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Does Chlorhexidine Bathing in Adult Intensive Care Units Reduce Blood Culture Contamination? A Pragmatic Cluster-Randomized Trial

Published online by Cambridge University Press:  10 May 2016

Edward J. Septimus
Affiliation:
Hospital Corporation of America, Nashville, Tennessee Texas A&M Health Science Center, College of Medicine, Texas A&M University, Houston, Texas
Mary K. Hayden
Affiliation:
Rush University Medical Center, Chicago, Illinois
Ken Kleinman
Affiliation:
Harvard Medical School and Harvard Pilgrim Health Care Institute, Harvard University, Boston, Massachusetts
Taliser R. Avery
Affiliation:
Harvard Medical School and Harvard Pilgrim Health Care Institute, Harvard University, Boston, Massachusetts
Julia Moody
Affiliation:
Hospital Corporation of America, Nashville, Tennessee
Robert A. Weinstein
Affiliation:
Cook County Health and Hospitals System, Chicago, Illinois
Jason Hickok
Affiliation:
Hospital Corporation of America, Nashville, Tennessee
Julie Lankiewicz
Affiliation:
Harvard Medical School and Harvard Pilgrim Health Care Institute, Harvard University, Boston, Massachusetts
Adrijana Gombosev
Affiliation:
University of California Irvine School of Medicine, Orange, California
Katherine Haffenreffer
Affiliation:
Harvard Medical School and Harvard Pilgrim Health Care Institute, Harvard University, Boston, Massachusetts
Rebecca E. Kaganov
Affiliation:
Harvard Medical School and Harvard Pilgrim Health Care Institute, Harvard University, Boston, Massachusetts
John A. Jernigan
Affiliation:
Centers for Disease Control and Prevention (CDC), Atlanta, Georgia, and for the Agency for Healthcare Research and Quality Developing Evidence to Inform Decisions about Effectiveness Network and Healthcare-Associated Infections Program and the CDC Prevention Epicenters Program
Jonathan B. Perlin
Affiliation:
Hospital Corporation of America, Nashville, Tennessee
Richard Piatt
Affiliation:
Harvard Medical School and Harvard Pilgrim Health Care Institute, Harvard University, Boston, Massachusetts
Susan S. Huang
Affiliation:
University of California Irvine School of Medicine, Orange, California
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Objective.

To determine rates of blood culture contamination comparing 3 strategies to prevent intensive care unit (ICU) infections: screening and isolation, targeted decolonization, and universal decolonization.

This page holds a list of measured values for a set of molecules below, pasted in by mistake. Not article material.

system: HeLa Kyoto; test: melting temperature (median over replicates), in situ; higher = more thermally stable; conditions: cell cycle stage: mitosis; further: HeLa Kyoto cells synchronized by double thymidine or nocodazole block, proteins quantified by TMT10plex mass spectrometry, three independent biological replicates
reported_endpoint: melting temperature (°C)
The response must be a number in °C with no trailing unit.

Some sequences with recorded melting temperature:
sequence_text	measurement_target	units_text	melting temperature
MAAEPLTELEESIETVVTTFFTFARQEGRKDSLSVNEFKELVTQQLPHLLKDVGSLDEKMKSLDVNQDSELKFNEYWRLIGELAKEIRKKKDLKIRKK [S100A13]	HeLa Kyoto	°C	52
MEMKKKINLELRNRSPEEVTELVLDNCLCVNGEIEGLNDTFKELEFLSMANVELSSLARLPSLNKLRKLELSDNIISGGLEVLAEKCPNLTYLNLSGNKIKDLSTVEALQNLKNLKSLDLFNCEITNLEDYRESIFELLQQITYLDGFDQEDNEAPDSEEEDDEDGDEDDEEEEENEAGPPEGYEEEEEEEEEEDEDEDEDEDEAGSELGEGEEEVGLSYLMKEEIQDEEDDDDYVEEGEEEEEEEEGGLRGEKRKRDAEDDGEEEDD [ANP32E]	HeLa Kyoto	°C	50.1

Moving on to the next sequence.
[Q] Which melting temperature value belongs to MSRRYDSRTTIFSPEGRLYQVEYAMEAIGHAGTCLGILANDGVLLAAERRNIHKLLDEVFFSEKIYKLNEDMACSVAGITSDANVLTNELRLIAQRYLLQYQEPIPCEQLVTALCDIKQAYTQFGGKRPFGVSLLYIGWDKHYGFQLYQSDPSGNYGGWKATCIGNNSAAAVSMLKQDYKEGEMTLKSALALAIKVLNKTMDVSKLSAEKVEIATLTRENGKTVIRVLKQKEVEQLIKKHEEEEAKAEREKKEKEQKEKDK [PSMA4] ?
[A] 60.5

Design.

Pragmatic cluster-randomized trial.

Setting.

Forty-three hospitals with 74 ICUs; 42 of 43 were community hospitals.

Patients.

Patients admitted to adult ICUs from July 1, 2009, to September 30, 2011.

Methods.

After a 6-month baseline period, hospitals were randomly assigned to 1 of 3 strategies, with all participating adult ICUs in a given hospital assigned to the same strategy. Arm 1 implemented methicillin-resistant Staphylococcus aureus (MRSA) nares screening and isolation, arm 2 targeted decolonization (screening, isolation, and decolonization of MRSA carriers), and arm 3 conducted no screening but universal decolonization of all patients with mupirocin and chlorhexidine (CHG) bathing. Blood culture contamination rates in the intervention period were compared to the baseline period across all 3 arms.

Results.

During the 6-month baseline period, 7,926 blood cultures were collected from 3,399 unique patients: 1,099 sets in arm 1, 928 in arm 2, and 1,372 in arm 3. During the 18-month intervention period, 22,761 blood cultures were collected from 9,878 unique patients: 3,055 sets in arm 1, 3,213 in arm 2, and 3,610 in arm 3. Among all individual draws, for arms 1,2, and 3, the contamination rates were 4.1%, 3.9%, and 3.8% for the baseline period and 3.3%, 3.2%, and 2.4% for the intervention period, respectively. When we evaluated sets of blood cultures rather than individual draws, the contamination rate in arm 1 (screening and isolation) was 9.8% (N = 108 sets) in the baseline period and 7.5% (N = 228) in the intervention period. For arm 2 (targeted decolonization), the baseline rate was 8.4% (N = 78) compared to 7.5% (N = 241) in the intervention period. Arm 3 (universal decolonization) had the greatest decrease in contamination rate, with a decrease from 8.7% (N = 119) contaminated blood cultures during the baseline period to 5.1% (N = 184) during the intervention period. Logistic regression models demonstrated a significant difference across the arms when comparing the reduction in contamination between baseline and intervention periods in both unadjusted (P = .02) and adjusted (P = .02) analyses. Arm 3 resulted in the greatest reduction in blood culture contamination rates, with an unadjusted odds ratio (OR) of 0.56 (95% confidence interval [CI], 0.044-0.71) and an adjusted OR of 0.55 (95% CI, 0.43-0.71).

Conclusion.

In this large cluster-randomized trial, we demonstrated that universal decolonization with CHG bathing resulted in a significant reduction in blood culture contamination.

Type
Original Article
Copyright
Copyright © The Society for Healthcare Epidemiology of America 2014

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